The accident was on Monday; I had surgery Thursday and came home Saturday. One plate has already been inserted in my leg, and a fixator was put on at that time. This was necessary due to the lapse of time between accident and surgery. I will go in for a second 
Fixator post-surgery
surgery (hopefully next week) that will see the removal of the fixator and the insertion of a second plate.

I’m currently hobbling around with a walker. I also tore up my shoulder a bit so crutches are unstable. I get around pretty well, but it’s exhausting, and this fixator is a major pain in the butt. A cast will be welcome.

In a split second, I went from being able to take care of 80% of what needed to be done around the homestead to next to nothing. This is a very bitter pill to swallow, especially for someone as independent as I consider myself to be. Even the mundane tasks such as laundry, housecleaning (such as it is) and going to the dump are now next to impossible. But the bigger issue is taking care of animals twice a day. It’s put a huge burden on Larry, who already has his hands full with a day job that is more demanding than it has a right to be. Larry made the excellent point that he may make the money, but I put the majority of the time in around here.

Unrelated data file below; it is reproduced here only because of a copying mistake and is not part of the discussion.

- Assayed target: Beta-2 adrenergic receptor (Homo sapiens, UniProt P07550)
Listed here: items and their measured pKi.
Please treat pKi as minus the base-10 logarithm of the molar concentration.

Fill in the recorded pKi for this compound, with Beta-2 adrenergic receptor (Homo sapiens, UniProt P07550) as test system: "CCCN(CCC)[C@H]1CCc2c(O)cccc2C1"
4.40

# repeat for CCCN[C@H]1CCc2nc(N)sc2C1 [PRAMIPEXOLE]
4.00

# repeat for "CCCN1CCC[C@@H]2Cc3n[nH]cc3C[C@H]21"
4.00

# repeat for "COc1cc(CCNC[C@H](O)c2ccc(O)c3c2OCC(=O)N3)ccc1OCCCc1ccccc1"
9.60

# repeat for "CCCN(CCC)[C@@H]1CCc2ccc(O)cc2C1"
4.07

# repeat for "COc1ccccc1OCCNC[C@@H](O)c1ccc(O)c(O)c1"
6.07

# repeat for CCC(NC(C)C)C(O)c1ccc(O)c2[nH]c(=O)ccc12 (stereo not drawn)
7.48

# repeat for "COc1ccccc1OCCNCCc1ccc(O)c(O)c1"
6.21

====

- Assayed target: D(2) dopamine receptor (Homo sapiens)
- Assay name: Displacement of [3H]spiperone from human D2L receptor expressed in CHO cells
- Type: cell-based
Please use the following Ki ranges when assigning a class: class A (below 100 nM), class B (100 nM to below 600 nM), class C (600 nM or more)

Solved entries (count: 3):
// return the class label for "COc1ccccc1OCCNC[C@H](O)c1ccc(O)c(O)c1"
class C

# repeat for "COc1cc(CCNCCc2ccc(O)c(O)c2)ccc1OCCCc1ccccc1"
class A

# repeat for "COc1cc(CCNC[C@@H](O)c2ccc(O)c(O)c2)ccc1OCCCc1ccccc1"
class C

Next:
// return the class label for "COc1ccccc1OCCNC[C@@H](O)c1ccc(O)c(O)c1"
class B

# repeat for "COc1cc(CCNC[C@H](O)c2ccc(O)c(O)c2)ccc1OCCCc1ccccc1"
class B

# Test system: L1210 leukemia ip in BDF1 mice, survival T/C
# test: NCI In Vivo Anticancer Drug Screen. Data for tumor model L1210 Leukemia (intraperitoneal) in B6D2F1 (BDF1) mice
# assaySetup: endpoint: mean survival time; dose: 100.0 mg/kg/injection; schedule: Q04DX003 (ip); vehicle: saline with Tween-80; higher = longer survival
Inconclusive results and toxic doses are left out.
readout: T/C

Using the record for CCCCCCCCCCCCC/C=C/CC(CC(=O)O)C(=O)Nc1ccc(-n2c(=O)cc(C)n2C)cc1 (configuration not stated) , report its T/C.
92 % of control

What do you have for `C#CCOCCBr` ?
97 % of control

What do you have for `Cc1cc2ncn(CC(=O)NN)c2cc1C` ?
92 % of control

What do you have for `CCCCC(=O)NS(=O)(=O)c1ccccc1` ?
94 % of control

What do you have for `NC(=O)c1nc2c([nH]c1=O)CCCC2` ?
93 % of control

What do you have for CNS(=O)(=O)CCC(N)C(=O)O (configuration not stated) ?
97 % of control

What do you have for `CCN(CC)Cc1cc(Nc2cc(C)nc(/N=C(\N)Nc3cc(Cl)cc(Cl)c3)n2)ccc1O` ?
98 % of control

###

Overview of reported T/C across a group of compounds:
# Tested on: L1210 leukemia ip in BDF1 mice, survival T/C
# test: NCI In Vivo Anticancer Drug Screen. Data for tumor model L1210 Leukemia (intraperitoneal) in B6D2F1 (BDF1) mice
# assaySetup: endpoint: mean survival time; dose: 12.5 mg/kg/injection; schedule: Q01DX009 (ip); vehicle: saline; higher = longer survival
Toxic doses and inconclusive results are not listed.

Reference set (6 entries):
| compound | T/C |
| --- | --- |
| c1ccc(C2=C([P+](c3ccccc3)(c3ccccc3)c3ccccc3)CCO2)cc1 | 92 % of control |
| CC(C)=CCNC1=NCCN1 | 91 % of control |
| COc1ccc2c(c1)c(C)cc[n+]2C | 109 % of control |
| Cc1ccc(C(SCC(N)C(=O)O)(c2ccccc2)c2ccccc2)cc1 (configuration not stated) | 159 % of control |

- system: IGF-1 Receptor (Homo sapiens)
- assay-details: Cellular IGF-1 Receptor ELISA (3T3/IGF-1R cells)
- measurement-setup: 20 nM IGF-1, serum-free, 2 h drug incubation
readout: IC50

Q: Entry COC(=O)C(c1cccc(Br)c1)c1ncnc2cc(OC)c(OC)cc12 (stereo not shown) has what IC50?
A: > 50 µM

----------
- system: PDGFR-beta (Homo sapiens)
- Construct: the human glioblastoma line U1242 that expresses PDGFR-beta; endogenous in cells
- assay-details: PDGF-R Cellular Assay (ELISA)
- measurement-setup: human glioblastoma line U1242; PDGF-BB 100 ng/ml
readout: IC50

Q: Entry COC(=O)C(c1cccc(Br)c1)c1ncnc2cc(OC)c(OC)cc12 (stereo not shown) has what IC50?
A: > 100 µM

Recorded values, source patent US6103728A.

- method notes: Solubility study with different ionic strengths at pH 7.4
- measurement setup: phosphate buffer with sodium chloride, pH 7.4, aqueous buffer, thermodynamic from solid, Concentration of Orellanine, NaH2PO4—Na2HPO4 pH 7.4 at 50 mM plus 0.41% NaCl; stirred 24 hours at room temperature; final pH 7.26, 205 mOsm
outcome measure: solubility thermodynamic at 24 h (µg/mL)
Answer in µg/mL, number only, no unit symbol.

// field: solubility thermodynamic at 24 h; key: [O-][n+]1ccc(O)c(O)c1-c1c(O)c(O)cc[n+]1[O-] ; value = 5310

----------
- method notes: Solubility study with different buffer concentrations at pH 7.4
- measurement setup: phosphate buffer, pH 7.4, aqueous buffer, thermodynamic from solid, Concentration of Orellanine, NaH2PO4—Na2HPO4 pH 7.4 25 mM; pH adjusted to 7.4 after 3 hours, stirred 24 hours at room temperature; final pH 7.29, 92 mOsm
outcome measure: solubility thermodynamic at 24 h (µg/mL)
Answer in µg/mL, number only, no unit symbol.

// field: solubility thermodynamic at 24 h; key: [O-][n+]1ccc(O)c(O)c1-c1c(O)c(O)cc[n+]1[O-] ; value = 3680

We’ve had several heart-to-hearts about the horses and the options right now. I’m working at the law office a few hours each morning, which gets me out and keeps a handle on things. I’ve been blessed with friends and neighbors who continually help out with transportation, food and the lifting of spirits. I can’t even begin to express my gratitude for everything people have done to help.

Larry and I each have our good days and our bad days as we navigate these temporarily tricky waters. He’s shouldering a lot and it can get heavy. I’m frustrated and trying hard not to be depressed. I’d be a liar if I said I didn’t have a good cry now and then. I think it’s healthy to get it out, otherwise it could back up and manifest in ways like throwing things across the room or eating my weight in ice cream.

Meanwhile, I continue the only way I know how – by forging ahead, revamping plans, laughing when I can and getting up yet again. At least my foot is now at the correct angle.